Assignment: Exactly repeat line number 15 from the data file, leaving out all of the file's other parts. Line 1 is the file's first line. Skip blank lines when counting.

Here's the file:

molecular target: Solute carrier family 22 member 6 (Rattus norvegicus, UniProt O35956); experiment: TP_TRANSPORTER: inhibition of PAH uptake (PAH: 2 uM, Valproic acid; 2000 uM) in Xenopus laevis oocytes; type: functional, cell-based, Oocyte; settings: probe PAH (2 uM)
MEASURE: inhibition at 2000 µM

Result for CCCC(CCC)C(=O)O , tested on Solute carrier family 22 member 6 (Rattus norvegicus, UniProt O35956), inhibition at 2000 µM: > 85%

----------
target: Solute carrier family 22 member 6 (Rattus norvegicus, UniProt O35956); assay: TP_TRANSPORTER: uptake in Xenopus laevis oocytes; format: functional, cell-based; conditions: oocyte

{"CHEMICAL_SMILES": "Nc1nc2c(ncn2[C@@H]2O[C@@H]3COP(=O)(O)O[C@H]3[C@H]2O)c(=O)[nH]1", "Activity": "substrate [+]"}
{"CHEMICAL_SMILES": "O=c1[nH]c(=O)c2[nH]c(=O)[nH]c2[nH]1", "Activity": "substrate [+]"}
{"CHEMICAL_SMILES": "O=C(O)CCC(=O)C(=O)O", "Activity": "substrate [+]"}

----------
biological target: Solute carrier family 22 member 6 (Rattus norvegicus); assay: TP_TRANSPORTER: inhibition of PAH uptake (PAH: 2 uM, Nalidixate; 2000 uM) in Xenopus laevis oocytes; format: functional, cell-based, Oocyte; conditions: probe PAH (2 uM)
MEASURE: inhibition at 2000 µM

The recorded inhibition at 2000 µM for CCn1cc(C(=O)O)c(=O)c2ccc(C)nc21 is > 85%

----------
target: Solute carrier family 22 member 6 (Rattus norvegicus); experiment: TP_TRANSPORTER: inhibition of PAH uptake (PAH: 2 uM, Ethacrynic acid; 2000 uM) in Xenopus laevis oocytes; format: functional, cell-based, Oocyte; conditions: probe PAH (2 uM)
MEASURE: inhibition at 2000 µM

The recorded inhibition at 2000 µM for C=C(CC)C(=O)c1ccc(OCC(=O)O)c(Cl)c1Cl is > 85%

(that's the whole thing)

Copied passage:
MEASURE: inhibition at 2000 µM